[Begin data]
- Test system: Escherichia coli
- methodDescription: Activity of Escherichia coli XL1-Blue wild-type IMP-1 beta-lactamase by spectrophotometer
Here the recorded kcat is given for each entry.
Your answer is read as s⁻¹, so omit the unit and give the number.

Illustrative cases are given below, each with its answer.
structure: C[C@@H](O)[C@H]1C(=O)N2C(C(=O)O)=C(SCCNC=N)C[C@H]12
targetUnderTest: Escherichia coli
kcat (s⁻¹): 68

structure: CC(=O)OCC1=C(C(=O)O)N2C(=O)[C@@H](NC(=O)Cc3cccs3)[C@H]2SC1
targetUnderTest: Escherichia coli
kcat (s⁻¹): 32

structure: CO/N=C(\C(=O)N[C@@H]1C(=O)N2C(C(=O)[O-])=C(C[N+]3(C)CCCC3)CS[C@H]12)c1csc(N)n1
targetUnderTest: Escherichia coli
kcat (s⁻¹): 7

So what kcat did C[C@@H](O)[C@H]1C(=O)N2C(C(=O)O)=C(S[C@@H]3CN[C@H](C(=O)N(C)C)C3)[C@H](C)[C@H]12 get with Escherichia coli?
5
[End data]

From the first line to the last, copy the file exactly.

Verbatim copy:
- Test system: Escherichia coli
- methodDescription: Activity of Escherichia coli XL1-Blue wild-type IMP-1 beta-lactamase by spectrophotometer
Here the recorded kcat is given for each entry.
Your answer is read as s⁻¹, so omit the unit and give the number.

Illustrative cases are given below, each with its answer.
structure: C[C@@H](O)[C@H]1C(=O)N2C(C(=O)O)=C(SCCNC=N)C[C@H]12
targetUnderTest: Escherichia coli
kcat (s⁻¹): 68

structure: CC(=O)OCC1=C(C(=O)O)N2C(=O)[C@@H](NC(=O)Cc3cccs3)[C@H]2SC1
targetUnderTest: Escherichia coli
kcat (s⁻¹): 32

structure: CO/N=C(\C(=O)N[C@@H]1C(=O)N2C(C(=O)[O-])=C(C[N+]3(C)CCCC3)CS[C@H]12)c1csc(N)n1
targetUnderTest: Escherichia coli
kcat (s⁻¹): 7

So what kcat did C[C@@H](O)[C@H]1C(=O)N2C(C(=O)O)=C(S[C@@H]3CN[C@H](C(=O)N(C)C)C3)[C@H](C)[C@H]12 get with Escherichia coli?
5